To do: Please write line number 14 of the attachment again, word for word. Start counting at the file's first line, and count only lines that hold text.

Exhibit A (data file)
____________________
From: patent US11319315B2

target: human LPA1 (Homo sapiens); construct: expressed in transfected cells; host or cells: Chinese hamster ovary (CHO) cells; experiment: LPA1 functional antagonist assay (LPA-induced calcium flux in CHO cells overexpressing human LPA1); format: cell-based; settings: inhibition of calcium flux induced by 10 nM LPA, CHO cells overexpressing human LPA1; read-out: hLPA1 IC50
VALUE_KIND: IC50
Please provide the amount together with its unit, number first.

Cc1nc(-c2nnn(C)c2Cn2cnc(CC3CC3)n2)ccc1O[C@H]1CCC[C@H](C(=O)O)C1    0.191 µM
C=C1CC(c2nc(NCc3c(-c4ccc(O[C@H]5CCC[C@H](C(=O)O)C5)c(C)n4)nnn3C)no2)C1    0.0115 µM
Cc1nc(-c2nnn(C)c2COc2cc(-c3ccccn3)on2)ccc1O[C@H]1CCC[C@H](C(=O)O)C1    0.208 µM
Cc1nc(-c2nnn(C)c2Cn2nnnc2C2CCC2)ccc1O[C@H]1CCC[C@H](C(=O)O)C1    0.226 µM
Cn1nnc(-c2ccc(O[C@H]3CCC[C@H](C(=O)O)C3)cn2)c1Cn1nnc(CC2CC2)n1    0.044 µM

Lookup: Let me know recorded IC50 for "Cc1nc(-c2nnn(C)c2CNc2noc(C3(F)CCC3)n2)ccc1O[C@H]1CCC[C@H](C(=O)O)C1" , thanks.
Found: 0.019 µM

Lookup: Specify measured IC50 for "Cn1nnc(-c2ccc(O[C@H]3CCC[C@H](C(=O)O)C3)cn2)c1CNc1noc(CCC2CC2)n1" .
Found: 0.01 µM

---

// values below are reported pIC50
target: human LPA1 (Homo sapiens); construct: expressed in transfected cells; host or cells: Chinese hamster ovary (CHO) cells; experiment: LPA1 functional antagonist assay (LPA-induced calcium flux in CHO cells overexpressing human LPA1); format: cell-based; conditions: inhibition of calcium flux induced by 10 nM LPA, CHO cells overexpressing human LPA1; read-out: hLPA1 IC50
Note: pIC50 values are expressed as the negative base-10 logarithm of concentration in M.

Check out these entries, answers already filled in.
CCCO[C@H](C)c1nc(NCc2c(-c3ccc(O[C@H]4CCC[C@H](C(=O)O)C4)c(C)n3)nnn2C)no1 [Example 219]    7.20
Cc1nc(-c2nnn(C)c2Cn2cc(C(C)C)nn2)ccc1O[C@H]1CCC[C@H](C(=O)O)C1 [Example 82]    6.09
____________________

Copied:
---